Press Ganey Administration of Hospital Consumer Assessment of Healthcare Providers and Systems Survey Result in a Biased Responder Sample for Hip and Knee Arthroplasties

J Arthroplasty. 2019 Nov;34(11):2538-2543. doi: 10.1016/j.arth.2019.06.045. Epub 2019 Jun 27.


Background: Press Ganey administration of Hospital Consumer Assessment of Healthcare Providers and Systems Survey after discharge is sometimes used to monitor hospital performance and adjust reimbursements.

Hypothesis: significant differences exist between responders and nonresponders. We assessed baseline characteristic differences between responders and nonresponders; sampling bias; responding predictability in total joint arthroplasty patients; and differences in sampling and response rates among different hospitals.

Methods: A prospective database of arthroplasty patients from January 1, 2016 to September 30, 2016 was used to compare responders' and nonresponders' baseline characteristics at 4 hospitals. A univariate analysis between groups was performed. A multiple logistic regression model was used to assess whether Press Ganey sampling was predictable. We identified receiving and responding predictors.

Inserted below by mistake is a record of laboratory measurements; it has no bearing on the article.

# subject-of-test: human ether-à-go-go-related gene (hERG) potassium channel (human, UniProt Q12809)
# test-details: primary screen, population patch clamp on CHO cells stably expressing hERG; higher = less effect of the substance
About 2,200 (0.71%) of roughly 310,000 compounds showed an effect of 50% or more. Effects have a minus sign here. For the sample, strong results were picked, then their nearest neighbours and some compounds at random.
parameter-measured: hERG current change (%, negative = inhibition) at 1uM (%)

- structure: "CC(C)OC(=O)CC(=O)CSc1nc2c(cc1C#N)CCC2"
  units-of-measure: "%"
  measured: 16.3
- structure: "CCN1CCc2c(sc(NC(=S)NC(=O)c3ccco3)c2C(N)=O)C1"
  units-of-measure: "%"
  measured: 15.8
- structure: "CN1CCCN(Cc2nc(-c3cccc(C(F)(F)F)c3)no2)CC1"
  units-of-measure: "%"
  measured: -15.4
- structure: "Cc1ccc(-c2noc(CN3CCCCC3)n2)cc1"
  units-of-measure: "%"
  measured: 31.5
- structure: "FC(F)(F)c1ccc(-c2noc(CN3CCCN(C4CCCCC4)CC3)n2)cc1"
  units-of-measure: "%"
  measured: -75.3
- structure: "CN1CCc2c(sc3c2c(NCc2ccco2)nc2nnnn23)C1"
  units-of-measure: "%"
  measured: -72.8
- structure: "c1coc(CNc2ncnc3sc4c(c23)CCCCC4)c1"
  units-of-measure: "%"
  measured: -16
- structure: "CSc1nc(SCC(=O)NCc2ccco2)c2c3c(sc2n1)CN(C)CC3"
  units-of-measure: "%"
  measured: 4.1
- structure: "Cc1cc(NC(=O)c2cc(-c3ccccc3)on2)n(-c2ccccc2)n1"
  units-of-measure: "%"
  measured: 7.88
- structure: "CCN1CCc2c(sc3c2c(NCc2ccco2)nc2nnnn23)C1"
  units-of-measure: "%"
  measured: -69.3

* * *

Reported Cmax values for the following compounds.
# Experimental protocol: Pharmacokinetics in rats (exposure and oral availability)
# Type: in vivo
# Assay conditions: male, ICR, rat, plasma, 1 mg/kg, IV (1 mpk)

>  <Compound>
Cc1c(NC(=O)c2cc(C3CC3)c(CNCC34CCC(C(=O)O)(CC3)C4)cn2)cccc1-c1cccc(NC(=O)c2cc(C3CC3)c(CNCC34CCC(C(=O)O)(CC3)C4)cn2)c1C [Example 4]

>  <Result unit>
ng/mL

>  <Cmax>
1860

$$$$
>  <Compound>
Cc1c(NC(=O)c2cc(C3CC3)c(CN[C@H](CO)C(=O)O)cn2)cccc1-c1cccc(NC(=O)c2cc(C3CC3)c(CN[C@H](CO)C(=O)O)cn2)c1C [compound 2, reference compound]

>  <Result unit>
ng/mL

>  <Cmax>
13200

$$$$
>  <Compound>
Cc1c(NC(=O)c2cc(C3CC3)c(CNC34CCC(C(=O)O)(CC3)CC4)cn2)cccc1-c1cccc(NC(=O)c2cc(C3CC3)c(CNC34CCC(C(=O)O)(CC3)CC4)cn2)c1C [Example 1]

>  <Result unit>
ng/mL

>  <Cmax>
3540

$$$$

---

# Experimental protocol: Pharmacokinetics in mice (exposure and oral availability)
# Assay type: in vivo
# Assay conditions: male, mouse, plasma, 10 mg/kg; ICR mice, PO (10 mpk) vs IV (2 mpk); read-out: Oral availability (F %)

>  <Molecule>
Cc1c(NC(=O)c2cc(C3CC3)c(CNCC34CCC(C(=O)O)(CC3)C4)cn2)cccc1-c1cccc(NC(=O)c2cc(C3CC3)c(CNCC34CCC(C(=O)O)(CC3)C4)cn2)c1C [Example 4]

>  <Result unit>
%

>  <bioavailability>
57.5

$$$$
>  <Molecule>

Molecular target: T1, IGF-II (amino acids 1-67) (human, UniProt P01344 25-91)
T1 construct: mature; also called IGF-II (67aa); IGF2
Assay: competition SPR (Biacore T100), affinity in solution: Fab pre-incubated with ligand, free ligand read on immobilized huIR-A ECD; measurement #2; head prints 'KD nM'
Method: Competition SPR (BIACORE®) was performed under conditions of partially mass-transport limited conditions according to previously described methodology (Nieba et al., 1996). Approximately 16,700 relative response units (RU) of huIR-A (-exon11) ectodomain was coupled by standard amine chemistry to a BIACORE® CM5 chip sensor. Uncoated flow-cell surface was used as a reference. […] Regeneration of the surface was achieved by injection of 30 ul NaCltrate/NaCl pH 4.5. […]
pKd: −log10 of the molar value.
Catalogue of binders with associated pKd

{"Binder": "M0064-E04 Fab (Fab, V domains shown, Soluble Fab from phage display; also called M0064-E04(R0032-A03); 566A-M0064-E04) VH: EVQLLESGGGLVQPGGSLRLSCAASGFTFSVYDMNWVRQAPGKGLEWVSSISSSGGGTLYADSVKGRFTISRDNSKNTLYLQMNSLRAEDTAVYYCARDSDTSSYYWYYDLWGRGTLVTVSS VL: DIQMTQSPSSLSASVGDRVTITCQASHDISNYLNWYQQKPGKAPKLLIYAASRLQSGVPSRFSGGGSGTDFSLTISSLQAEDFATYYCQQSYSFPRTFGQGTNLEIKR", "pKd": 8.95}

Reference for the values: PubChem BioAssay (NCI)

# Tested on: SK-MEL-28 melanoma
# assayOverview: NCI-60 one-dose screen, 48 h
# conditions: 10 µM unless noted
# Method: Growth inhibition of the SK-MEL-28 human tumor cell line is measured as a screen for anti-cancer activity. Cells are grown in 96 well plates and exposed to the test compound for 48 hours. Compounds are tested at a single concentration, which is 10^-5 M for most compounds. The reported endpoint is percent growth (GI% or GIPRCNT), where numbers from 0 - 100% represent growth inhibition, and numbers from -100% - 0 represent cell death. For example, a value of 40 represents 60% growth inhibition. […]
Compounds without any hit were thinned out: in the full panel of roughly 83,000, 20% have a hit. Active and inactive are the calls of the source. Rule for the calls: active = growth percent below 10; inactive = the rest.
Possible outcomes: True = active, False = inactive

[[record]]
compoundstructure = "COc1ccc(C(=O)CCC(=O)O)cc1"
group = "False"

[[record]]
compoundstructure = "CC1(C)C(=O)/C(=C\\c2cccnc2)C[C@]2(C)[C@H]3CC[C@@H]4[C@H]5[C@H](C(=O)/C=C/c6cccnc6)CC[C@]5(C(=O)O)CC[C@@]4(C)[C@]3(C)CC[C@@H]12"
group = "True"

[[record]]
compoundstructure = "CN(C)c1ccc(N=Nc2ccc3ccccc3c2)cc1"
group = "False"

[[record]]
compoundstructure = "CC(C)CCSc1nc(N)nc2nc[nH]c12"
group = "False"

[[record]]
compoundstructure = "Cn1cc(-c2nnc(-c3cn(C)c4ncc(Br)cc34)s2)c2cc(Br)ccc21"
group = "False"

Results: We captured 96.6% (3255 of 3369) of hip and knee arthroplasties. Hospital Consumer Assessment of Healthcare Providers and Systems Survey sampling rate was 60% and response rate was 36% (1157). Responders were more likely Caucasians, nonsmokers, discharged home, have shorter hospital stays, have higher baseline joint pain and physical composite scores, and have better mental health composite scores. Concordance indices suggest reasonable-to-very-strong model predictability for those sampled (range 0.56-0.91) and those responding (range 0.61-0.78). Completion predictors were Caucasian race (P < .0001), younger ages (P < .0001), discharged home (P < .0001), negative smoking status (P = .02), quit smoking (P = .0026), higher baseline mental health composite scores (P = .0096), and diagnoses of femoroacetabular impingement (P = .0056), osteoarthritis (P = .0111), or prosthesis failure (P = .0036).

Conclusion: Responders/nonresponders were significantly different in several characteristics. It can be predicted who will likely be sampled and who will complete. Responders were not representative of arthroplasty population. Research is needed for more representative sampling methods.

Level of evidence: Level III.

Keywords: HCAHPS; Press Ganey; arthroplasty; bias; responder; sampling.

MeSH terms

  • Arthroplasty, Replacement, Knee*
  • Health Personnel
  • Hospitals
  • Humans
  • Patient Satisfaction*
  • Surveys and Questionnaires